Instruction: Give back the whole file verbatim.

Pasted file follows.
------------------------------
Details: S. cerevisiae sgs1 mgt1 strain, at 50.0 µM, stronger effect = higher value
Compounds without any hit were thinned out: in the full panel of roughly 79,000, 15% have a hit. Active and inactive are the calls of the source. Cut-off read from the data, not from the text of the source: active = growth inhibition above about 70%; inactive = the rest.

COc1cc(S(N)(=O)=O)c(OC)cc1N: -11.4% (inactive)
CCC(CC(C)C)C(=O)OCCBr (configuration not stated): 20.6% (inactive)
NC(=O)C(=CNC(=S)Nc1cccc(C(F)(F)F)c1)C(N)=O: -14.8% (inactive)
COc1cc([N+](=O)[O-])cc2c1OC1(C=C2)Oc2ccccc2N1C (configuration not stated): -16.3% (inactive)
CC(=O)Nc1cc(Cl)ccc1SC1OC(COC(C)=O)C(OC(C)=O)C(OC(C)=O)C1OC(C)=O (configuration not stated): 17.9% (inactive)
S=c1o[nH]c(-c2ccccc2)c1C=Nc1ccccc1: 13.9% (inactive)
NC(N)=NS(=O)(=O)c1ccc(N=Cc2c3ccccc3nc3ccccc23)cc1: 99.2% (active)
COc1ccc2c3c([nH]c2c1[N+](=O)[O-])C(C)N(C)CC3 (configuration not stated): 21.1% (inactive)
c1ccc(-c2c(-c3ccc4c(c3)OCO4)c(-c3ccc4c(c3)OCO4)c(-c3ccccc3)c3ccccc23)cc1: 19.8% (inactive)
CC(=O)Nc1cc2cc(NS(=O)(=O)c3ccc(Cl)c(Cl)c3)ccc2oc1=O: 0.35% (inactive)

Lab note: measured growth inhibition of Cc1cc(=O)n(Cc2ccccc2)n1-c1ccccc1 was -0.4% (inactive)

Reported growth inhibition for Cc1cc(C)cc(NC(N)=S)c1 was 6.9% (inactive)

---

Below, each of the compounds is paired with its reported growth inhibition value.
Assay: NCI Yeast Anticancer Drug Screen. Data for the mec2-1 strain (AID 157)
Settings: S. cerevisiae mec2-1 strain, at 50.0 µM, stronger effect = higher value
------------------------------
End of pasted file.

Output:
Details: S. cerevisiae sgs1 mgt1 strain, at 50.0 µM, stronger effect = higher value
Compounds without any hit were thinned out: in the full panel of roughly 79,000, 15% have a hit. Active and inactive are the calls of the source. Cut-off read from the data, not from the text of the source: active = growth inhibition above about 70%; inactive = the rest.

COc1cc(S(N)(=O)=O)c(OC)cc1N: -11.4% (inactive)
CCC(CC(C)C)C(=O)OCCBr (configuration not stated): 20.6% (inactive)
NC(=O)C(=CNC(=S)Nc1cccc(C(F)(F)F)c1)C(N)=O: -14.8% (inactive)
COc1cc([N+](=O)[O-])cc2c1OC1(C=C2)Oc2ccccc2N1C (configuration not stated): -16.3% (inactive)
CC(=O)Nc1cc(Cl)ccc1SC1OC(COC(C)=O)C(OC(C)=O)C(OC(C)=O)C1OC(C)=O (configuration not stated): 17.9% (inactive)
S=c1o[nH]c(-c2ccccc2)c1C=Nc1ccccc1: 13.9% (inactive)
NC(N)=NS(=O)(=O)c1ccc(N=Cc2c3ccccc3nc3ccccc23)cc1: 99.2% (active)
COc1ccc2c3c([nH]c2c1[N+](=O)[O-])C(C)N(C)CC3 (configuration not stated): 21.1% (inactive)
c1ccc(-c2c(-c3ccc4c(c3)OCO4)c(-c3ccc4c(c3)OCO4)c(-c3ccccc3)c3ccccc23)cc1: 19.8% (inactive)
CC(=O)Nc1cc2cc(NS(=O)(=O)c3ccc(Cl)c(Cl)c3)ccc2oc1=O: 0.35% (inactive)

Lab note: measured growth inhibition of Cc1cc(=O)n(Cc2ccccc2)n1-c1ccccc1 was -0.4% (inactive)

Reported growth inhibition for Cc1cc(C)cc(NC(N)=S)c1 was 6.9% (inactive)

---

Below, each of the compounds is paired with its reported growth inhibition value.
Assay: NCI Yeast Anticancer Drug Screen. Data for the mec2-1 strain (AID 157)
Settings: S. cerevisiae mec2-1 strain, at 50.0 µM, stronger effect = higher value